Published on in Children's View
When Cameron, 7, was first diagnosed with Ewing sarcoma, he would get so anxious during his chemotherapy treatments that he would often throw up.
But when he started working with Tonia Kulp, a yoga instructor on Children’s Hospital of Philadelphia’s Integrative Health team, his nausea stopped. “She taught him techniques to calm himself down, like ‘buzzing like a bee’ and holding the pressure points behind his ears,” says his mom, Kristina. “She was the only one who could get through to him.”
Cameron is one of the many oncology patients at CHOP’s Specialty Care and Surgery Center in King of Prussia who benefit from the center’s yoga program, which was created in December 2017 with support from Julia’s Grace Foundation. The program takes a creative, kid-friendly approach to the popular practice. Instead of leading an organized class with sticky mats and downward dogs, Kulp typically works one-on-one with patients, teaching them breathing, meditation, mindfulness and other yoga techniques to help them cope with issues like anxiety, pain and nausea.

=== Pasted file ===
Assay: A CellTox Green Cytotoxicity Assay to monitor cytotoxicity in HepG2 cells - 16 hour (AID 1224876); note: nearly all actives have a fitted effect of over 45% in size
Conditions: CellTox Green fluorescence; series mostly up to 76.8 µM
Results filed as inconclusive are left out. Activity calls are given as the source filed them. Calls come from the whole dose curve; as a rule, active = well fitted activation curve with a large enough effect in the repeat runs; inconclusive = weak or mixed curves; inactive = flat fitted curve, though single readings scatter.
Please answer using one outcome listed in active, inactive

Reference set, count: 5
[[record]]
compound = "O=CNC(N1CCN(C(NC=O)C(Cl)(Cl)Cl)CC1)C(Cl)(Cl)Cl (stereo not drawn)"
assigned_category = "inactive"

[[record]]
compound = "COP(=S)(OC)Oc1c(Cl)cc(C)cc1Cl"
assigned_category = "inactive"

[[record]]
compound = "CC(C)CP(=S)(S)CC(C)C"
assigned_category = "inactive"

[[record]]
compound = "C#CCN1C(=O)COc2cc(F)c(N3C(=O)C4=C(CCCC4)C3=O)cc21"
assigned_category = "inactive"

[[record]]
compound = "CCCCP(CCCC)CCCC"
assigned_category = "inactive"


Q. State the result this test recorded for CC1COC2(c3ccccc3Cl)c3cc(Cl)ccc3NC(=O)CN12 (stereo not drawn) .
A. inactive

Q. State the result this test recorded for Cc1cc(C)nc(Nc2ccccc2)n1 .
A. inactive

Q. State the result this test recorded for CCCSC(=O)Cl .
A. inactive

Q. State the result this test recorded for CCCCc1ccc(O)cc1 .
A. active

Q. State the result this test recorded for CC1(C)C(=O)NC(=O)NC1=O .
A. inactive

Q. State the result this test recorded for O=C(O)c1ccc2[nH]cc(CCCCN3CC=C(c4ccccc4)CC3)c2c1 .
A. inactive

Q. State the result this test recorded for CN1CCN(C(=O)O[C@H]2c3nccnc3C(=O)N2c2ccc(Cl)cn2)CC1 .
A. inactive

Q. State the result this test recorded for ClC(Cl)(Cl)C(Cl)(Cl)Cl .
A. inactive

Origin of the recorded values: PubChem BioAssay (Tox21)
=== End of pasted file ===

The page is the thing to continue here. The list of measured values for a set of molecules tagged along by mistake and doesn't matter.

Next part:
“It can be as simple as inhaling or exhaling through a straw or blowing bubbles or moving a tissue with their breath,” she says. “It’s about giving kids the personal power to find comfort when they are really uncomfortable.”
Kulp also “prescribes” yoga asanas, or poses, to address patients’ specific symptoms and complement physical therapy sessions. At her recommendation, Cameron started doing a series of gentle, strength-building poses to relieve muscle stiffness — and he and his mom quickly noticed a difference: “It’s definitely helped him keep his muscle tone and strength,” says Kristina.
Complementing medical care
Stories like Cameron’s have inspired physicians, families and donors to advocate for expanding CHOP’s Integrative Health Program, which — in addition to yoga — offers aromatherapy, acupuncture, massage and other therapies that complement a child’s medical treatment. CHOP oncologist Tracey Jubelirer, MD, and others are leading efforts to expand the yoga program and create a dedicated integrative oncology team.
Additional support of the Integrative Health Program from donor-partners will help oncology patients during their most difficult moments — and it’s something the children will benefit from long after their treatments are over.
“Tonia gives patients tools they can use in other situations when they’re feeling stressed,” says Jubelirer. “They learn that they can use their own minds and bodies to overcome symptoms and pain.” That’s an empowering lesson.
Categories: Children's View Spring 2019